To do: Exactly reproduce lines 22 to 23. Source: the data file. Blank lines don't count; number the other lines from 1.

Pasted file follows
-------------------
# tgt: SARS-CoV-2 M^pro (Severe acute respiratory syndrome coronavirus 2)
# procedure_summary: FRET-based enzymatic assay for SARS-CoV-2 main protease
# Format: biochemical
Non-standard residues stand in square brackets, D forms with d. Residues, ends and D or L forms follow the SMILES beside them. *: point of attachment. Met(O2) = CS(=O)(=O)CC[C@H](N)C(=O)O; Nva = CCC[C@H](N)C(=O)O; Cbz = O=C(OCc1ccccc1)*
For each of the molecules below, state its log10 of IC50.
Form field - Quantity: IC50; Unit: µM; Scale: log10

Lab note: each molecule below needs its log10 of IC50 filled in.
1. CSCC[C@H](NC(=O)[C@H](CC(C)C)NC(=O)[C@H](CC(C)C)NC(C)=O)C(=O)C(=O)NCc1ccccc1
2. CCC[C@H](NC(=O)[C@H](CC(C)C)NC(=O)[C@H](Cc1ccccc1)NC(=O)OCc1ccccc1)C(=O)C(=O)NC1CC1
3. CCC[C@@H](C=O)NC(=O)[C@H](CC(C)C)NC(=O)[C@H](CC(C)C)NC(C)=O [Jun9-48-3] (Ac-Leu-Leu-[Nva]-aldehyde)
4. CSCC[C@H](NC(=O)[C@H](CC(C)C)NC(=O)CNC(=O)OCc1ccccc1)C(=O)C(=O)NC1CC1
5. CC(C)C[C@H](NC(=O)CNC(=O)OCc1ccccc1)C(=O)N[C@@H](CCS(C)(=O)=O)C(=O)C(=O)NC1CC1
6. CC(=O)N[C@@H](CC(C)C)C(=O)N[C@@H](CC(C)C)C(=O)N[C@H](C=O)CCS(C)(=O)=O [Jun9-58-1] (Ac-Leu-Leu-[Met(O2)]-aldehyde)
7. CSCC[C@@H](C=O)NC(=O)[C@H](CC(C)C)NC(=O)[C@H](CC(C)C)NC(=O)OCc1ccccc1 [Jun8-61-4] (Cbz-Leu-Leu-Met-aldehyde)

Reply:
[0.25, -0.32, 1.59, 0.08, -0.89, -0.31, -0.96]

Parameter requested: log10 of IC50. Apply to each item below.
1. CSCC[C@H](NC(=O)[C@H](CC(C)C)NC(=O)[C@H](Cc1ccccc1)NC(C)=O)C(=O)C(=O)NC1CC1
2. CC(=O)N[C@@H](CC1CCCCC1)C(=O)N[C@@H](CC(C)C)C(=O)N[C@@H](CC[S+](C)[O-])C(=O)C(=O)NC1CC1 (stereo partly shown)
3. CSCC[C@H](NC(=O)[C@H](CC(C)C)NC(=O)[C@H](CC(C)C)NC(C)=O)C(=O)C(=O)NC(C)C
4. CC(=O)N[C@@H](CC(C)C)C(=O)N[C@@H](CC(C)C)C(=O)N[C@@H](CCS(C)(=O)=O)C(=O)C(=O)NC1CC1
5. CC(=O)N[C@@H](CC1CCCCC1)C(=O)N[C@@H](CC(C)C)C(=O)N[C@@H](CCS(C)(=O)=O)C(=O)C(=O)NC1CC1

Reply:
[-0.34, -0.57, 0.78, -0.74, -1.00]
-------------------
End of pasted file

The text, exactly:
5. CC(=O)N[C@@H](CC1CCCCC1)C(=O)N[C@@H](CC(C)C)C(=O)N[C@@H](CCS(C)(=O)=O)C(=O)C(=O)NC1CC1

Reply: